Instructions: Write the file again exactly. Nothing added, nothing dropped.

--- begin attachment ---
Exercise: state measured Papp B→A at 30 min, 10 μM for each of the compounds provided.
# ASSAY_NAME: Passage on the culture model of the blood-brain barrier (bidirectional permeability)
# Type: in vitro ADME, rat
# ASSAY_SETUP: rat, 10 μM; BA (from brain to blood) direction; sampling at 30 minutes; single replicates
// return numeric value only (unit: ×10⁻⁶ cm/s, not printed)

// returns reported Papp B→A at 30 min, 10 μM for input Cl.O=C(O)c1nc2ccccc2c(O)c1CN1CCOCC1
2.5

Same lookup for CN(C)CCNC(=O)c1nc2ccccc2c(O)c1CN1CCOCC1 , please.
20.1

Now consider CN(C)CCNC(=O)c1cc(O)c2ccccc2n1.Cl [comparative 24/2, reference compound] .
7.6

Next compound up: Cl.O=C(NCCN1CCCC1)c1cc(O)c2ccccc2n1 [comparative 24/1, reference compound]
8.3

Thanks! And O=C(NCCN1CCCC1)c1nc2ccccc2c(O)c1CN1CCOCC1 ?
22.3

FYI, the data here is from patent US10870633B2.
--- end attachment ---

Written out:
Exercise: state measured Papp B→A at 30 min, 10 μM for each of the compounds provided.
# ASSAY_NAME: Passage on the culture model of the blood-brain barrier (bidirectional permeability)
# Type: in vitro ADME, rat
# ASSAY_SETUP: rat, 10 μM; BA (from brain to blood) direction; sampling at 30 minutes; single replicates
// return numeric value only (unit: ×10⁻⁶ cm/s, not printed)

// returns reported Papp B→A at 30 min, 10 μM for input Cl.O=C(O)c1nc2ccccc2c(O)c1CN1CCOCC1
2.5

Same lookup for CN(C)CCNC(=O)c1nc2ccccc2c(O)c1CN1CCOCC1 , please.
20.1

Now consider CN(C)CCNC(=O)c1cc(O)c2ccccc2n1.Cl [comparative 24/2, reference compound] .
7.6

Next compound up: Cl.O=C(NCCN1CCCC1)c1cc(O)c2ccccc2n1 [comparative 24/1, reference compound]
8.3

Thanks! And O=C(NCCN1CCCC1)c1nc2ccccc2c(O)c1CN1CCOCC1 ?
22.3

FYI, the data here is from patent US10870633B2.